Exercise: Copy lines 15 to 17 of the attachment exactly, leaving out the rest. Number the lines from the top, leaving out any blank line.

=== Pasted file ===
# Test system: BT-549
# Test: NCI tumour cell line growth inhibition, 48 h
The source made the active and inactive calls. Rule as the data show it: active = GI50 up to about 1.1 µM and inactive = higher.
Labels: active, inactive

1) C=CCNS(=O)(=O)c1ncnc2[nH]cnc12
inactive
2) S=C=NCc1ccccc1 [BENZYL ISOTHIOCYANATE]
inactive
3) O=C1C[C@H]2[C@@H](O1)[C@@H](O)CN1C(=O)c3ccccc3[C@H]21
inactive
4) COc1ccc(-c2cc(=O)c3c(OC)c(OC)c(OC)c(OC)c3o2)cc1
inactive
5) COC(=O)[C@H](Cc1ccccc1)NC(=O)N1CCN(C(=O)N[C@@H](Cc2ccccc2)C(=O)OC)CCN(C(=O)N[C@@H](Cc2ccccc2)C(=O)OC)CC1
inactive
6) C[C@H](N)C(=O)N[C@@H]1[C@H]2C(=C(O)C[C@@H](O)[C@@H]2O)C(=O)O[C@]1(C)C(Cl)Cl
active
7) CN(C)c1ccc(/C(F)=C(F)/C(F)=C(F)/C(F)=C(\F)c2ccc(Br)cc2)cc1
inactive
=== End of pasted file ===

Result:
6) C[C@H](N)C(=O)N[C@@H]1[C@H]2C(=C(O)C[C@@H](O)[C@@H]2O)C(=O)O[C@]1(C)C(Cl)Cl
active
7) CN(C)c1ccc(/C(F)=C(F)/C(F)=C(F)/C(F)=C(\F)c2ccc(Br)cc2)cc1